Greek (pher-), Latin (fer-), Gothic (bair-), and Old English (ber-) are cognate, all being developments of Indo-European *bher-. Cognate words do not necessarily look similar because their relationship may be disguised by sound changes that have affected their forms differently. Thus, English work and Greek ergon are superficially unlike, but they are both developments of Indo-European *wergom and therefore are cognates. Sometimes, however, there is similarity—for example, between Latin ignis and Sanskrit agnis from Indo-European *egnis ‘fire,’ a root that is unrelated to the other words for ‘fire’ cited earlier, but that English has in the Latin borrowing ignite.
Some cognate words have been preserved in many or even all Indo-European languages. These common related words include the numerals from one to ten, the word meaning the sum of ten tens (cent-, sat-, hund-), words for certain bodily parts (related, for example, to heart, lung, head, foot), words for certain natural phenomena (related, for example, to air, night, star, snow, sun, moon, wind),


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certain plant and animal names (related, for example, to beech, corn, wolf, bear), and certain cultural terms (related, for example, to yoke, mead, weave, sew).
Cognates of practically all our taboo words—those monosyllables that pertain to sex and excretion and that seem to cause great pain to many people—are to be found throughout the Indo-European languages. Historically, if not socially, those ancient words are just as legitimate as any others.
It takes no special training to perceive the correspondences between the following words:
ūnus duo trēs

Greek oinē duo treis 1





un dau tri

one two three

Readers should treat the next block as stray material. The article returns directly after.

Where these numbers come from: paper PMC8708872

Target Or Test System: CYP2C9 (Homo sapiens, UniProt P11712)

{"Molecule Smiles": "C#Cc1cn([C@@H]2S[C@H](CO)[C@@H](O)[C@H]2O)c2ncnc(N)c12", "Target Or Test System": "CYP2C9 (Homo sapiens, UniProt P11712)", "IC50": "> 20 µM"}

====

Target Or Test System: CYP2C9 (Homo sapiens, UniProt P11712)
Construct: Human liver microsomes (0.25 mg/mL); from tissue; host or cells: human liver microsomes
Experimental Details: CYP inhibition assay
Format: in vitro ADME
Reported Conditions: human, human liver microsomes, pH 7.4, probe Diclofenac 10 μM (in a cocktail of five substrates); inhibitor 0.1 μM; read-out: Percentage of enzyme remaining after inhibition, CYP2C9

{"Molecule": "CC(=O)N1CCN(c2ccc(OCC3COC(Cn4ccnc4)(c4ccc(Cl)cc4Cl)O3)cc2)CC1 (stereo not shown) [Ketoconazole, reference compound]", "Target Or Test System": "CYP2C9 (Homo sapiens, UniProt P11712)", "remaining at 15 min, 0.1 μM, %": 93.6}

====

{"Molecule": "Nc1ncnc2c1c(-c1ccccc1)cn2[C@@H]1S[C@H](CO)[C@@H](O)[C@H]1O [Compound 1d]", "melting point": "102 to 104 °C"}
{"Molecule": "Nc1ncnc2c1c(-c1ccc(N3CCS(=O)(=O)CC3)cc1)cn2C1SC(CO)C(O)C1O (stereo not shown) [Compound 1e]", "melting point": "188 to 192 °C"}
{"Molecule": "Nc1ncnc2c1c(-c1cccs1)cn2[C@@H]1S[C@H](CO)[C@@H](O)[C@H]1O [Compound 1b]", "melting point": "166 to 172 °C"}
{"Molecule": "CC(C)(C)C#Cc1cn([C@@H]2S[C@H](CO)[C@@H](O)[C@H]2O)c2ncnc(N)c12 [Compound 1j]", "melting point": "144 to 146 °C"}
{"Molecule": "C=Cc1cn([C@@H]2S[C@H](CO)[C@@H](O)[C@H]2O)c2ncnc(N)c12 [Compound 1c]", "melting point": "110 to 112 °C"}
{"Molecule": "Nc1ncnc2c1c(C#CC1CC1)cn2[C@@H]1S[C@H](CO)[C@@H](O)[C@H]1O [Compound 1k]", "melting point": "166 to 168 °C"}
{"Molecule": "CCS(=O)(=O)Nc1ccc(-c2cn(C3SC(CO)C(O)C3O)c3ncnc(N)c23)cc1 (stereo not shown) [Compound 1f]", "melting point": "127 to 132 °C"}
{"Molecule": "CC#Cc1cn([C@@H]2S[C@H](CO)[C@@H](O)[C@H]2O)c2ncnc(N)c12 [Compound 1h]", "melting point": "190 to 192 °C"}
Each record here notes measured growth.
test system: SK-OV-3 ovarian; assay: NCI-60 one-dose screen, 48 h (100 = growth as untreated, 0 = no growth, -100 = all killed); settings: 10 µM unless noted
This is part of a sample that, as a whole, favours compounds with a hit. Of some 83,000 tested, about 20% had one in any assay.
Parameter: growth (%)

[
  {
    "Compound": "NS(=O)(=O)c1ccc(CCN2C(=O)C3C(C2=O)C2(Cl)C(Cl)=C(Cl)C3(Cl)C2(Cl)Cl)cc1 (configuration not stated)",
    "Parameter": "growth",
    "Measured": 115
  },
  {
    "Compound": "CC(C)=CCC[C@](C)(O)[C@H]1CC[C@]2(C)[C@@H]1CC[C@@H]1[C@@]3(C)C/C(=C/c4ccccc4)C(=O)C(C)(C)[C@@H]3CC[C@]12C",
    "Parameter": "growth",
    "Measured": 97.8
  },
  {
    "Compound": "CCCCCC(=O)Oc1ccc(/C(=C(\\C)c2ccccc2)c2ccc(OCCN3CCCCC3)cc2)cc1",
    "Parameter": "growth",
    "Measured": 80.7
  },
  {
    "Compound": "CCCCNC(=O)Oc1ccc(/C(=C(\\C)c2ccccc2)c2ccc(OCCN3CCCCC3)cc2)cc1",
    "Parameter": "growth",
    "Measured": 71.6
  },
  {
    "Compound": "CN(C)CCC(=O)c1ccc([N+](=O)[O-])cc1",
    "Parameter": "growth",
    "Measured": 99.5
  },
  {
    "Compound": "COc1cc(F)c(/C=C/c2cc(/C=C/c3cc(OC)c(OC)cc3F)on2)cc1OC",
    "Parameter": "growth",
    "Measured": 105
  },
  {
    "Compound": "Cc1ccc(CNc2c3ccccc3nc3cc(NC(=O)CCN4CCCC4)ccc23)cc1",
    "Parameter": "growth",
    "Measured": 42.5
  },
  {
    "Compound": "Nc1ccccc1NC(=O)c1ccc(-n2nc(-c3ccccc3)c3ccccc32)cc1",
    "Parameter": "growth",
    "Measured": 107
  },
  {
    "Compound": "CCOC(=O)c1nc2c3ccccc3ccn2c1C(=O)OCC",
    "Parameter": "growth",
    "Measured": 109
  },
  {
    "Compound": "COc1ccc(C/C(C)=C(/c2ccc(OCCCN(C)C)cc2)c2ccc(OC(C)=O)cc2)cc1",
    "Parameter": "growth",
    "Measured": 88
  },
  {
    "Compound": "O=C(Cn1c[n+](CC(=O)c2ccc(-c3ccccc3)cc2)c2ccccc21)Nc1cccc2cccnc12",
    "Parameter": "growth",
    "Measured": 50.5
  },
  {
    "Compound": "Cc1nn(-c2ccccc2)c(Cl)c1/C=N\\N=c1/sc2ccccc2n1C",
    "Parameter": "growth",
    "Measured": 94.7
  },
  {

einn tveir þrír

een twee drie


‘one-spot on a die’

Comparison of the forms for the number ‘two’ indicates that non-Germanic [d]
(as in the Latin, Greek, and Welsh forms) corresponds to Germanic [t] (English,
Icelandic, and Dutch). A similar comparison of the forms for the number ‘three’ indicates that non-Germanic [t] corresponds to Germanic [θ], the initial sound of three and þrír in English and Icelandic. Allowing for later changes—as in the case of [θ], which became [d] in Dutch, as also in German (drei ‘three’), and [t] in
Danish, Norwegian, and Swedish (tre)—these same correspondences are perfectly regular in other cognates in which those consonants appear. We may safely assume that the non-Germanic consonants are older than the Germanic ones. Hence we may accept with confidence (assuming a similar comparison of the vowels) the reconstructions *oinos, *dwō, and *treyes as representing the Indo-European forms from which the existing forms developed. Comparative linguists have used all the Indo-European languages as a basis for their conclusions regarding correspondences, not just the few cited here.

All Indo-European languages are inflective—that is, all have a grammatical system based on modifications in the form of words, by means of inflections (endings and vowel changes), to indicate such grammatical functions as case, number, tense, person, mood, aspect, and the like. Examples of such inflections in Modern English are cat–cats, mouse–mice, who–whom–whose, walk–walks–walked–walking, and sing– sings–sang–sung–singing. The original Indo-European inflectional system is very imperfectly represented in most modern languages. English, French, and Spanish, for instance, have lost much of the inflectional complexity that once characterized them. German retains considerably more, with its various forms of noun, article, and adjective declension. Sanskrit is notable for the remarkably clear picture it gives us of the older Indo-European inflectional system. It retains much that has